Op-eds & Letters to the Editor

This section archives columns, opinion pieces, and letters written by UFT members and officers and published in various newspapers and websites.

Op-Eds | April 30, 2013

Most teachers are supportive of Common Core, a national movement designed to foster the critical thinking and depth of knowledge many American students now lack. Yet New York State’s rush to implement the new standards, along with the Bloomberg administration’s obsession with high-stakes testing and its failure to provide a curriculum to help children meet this new challenge, have helped foster the growing opposition.

Letters to the editor | March 6, 2013

The United Federation of Teachers and parent groups, including the Chancellor’s Parent Advisory Council, have a long history of working together on behalf of New York City’s schools.

Op-Eds | January 24, 2013

Does Mayor Bloomberg really want a new teacher evaluation system? Is it going to be possible to put such a system in place before Gov. Cuomo’s deadline of Sept. 1? The mayor’s recent actions make me pessimistic.

Op-Eds | July 22, 2012

While the fight over closing schools may be hotter than the weather this summer, the evidence shows that this is not a strategy that works to help all New York City kids get the education they deserve.

Letters to the editor | January 13, 2012

Letter to the New York Daily News from UFT member Michael Friedman.

Letters to the editor | January 11, 2012

Letter to the New York Daily News from UFT retiree Vincent Gaglione.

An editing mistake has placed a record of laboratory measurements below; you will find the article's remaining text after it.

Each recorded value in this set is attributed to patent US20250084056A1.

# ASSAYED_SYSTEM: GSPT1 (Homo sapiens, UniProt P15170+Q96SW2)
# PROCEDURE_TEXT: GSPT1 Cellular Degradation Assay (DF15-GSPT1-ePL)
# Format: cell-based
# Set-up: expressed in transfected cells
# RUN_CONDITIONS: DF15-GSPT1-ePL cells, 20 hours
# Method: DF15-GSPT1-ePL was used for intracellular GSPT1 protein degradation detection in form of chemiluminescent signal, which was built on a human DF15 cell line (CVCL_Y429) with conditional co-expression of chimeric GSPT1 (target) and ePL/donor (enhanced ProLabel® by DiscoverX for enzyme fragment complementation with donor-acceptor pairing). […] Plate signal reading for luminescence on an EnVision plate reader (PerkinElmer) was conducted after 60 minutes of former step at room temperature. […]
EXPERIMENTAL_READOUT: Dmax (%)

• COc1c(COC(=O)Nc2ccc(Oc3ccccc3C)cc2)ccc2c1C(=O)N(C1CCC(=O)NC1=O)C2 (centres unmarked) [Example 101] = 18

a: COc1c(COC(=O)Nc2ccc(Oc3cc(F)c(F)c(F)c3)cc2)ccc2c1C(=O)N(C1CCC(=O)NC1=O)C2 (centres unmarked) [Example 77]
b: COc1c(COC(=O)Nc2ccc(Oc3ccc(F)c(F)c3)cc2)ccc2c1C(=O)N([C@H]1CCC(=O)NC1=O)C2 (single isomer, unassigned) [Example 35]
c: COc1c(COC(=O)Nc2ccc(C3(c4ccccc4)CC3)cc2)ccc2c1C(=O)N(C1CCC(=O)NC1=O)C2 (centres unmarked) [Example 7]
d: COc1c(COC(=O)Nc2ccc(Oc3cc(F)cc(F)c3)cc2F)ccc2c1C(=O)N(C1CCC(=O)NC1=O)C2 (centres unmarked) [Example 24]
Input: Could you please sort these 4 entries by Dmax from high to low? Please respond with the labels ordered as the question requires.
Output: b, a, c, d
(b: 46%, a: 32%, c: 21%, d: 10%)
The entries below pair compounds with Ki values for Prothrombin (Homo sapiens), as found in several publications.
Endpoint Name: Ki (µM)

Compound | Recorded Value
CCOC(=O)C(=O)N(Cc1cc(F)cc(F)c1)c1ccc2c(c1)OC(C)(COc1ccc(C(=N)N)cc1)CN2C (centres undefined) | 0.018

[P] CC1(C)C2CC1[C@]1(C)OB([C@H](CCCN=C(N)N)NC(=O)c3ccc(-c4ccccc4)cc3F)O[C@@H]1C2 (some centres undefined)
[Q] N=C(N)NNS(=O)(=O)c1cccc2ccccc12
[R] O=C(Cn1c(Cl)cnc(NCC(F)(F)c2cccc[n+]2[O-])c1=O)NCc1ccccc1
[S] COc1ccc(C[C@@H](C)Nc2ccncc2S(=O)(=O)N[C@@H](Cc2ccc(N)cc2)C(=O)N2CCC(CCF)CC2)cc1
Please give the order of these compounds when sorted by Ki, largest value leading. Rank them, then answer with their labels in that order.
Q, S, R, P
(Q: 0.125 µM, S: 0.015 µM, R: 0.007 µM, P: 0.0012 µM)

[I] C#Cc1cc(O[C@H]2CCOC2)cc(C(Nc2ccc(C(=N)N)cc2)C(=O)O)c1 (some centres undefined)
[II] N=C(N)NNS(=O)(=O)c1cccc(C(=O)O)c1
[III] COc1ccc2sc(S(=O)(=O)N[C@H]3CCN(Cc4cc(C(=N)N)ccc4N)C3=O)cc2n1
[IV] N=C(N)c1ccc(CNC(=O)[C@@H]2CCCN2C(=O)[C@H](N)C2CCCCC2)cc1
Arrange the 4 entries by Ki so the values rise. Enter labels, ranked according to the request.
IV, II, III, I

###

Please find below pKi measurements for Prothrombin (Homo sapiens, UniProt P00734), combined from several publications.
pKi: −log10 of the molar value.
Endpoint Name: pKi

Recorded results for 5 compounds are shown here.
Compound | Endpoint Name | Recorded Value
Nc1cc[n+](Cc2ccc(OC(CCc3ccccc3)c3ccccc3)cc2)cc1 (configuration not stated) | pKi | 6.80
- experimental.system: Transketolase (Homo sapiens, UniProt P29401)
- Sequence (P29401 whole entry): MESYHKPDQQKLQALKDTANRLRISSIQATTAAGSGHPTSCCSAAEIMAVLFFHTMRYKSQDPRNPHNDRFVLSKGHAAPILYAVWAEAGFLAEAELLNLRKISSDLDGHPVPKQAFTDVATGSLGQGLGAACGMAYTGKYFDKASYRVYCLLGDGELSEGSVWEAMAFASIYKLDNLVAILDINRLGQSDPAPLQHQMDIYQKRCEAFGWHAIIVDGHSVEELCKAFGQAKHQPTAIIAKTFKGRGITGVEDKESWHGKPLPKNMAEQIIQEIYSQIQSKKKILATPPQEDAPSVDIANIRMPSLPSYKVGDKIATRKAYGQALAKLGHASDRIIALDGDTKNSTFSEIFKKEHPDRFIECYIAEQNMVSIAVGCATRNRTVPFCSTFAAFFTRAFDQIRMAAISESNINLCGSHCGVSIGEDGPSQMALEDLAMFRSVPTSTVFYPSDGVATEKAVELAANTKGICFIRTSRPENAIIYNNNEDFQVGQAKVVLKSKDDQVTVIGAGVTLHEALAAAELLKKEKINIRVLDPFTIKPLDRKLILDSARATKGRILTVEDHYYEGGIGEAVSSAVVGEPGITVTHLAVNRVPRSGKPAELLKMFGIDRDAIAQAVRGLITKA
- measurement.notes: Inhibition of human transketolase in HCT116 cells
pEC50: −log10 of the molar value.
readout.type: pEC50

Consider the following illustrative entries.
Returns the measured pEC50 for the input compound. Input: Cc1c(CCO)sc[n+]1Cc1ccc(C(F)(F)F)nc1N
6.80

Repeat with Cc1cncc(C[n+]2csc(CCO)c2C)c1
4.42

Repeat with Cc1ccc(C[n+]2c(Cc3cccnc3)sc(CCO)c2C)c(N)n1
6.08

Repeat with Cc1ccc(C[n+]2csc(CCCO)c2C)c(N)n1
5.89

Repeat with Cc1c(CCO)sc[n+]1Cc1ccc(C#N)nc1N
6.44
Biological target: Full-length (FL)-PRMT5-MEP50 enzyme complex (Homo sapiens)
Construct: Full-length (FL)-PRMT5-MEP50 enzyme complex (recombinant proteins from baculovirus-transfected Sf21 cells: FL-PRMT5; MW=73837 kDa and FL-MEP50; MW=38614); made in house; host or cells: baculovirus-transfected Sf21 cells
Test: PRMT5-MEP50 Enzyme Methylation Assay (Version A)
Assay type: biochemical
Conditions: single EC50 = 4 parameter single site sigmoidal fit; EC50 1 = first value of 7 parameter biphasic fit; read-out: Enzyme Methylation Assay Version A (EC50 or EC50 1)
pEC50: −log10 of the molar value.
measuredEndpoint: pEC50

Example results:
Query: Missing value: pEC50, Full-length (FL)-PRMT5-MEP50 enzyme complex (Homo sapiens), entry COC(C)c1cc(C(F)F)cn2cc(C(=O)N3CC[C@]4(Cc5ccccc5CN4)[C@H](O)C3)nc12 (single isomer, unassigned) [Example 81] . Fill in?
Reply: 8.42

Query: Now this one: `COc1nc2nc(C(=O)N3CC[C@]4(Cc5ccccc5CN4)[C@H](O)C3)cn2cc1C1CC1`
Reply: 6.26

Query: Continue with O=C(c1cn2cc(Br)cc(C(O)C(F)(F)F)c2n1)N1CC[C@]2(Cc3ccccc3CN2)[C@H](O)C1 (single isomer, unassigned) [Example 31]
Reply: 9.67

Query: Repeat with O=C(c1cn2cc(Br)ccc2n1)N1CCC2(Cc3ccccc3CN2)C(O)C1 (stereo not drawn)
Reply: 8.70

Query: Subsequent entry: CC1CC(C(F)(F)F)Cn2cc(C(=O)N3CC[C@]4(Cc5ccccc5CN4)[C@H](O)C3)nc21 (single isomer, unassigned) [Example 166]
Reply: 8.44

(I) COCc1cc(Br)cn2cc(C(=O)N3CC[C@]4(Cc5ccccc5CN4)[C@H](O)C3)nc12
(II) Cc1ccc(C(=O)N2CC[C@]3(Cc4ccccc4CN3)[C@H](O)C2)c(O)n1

Letters to the editor | January 11, 2012

Letter to the New York Daily News from UFT member Guy Nevirs.

Op-Eds | January 8, 2012

Despite numerous negotiating sessions, the UFT has been unable to reach an agreement with the Department of Education (DOE) on key points of a new teacher evaluation system. We are seeking an agreement that meets the spirit of the teacher evaluation legislation in two important ways.

Op-Eds | October 26, 2011

Pity the poor millionaires. Hedge fund magnate John Paulson — who reportedly made $5 billion personally last year — reacted recently to Occupy Wall Street protesters by talking about how much the top 1% of New York City families pay in income taxes. What he didn't talk about was how the same 1% made nearly half (44%) of all the income in the city, or that when all state and local taxes are taken into account, the richest taxpayers in fact pay a lower percentage of their total income in taxes than do people in the middle.

Letters to the editor | October 17, 2011

Letter to the New York Daily News from UFT Treasurer Mel Aaronson.

Op-Eds | August 25, 2011

This Saturday, thousands of New York City teachers will be in Washington, D.C., with the parents, community groups and clergy with whom we work so closely, our friends in the civil rights movement, elected leaders from the City Council and state Legislature and tens of thousands of others from across the nation for a historic march for jobs and justice on the eve of the unveiling of the new Martin Luther King Jr. Memorial. Editor's Note: This event was later canceled due to Hurricane Irene.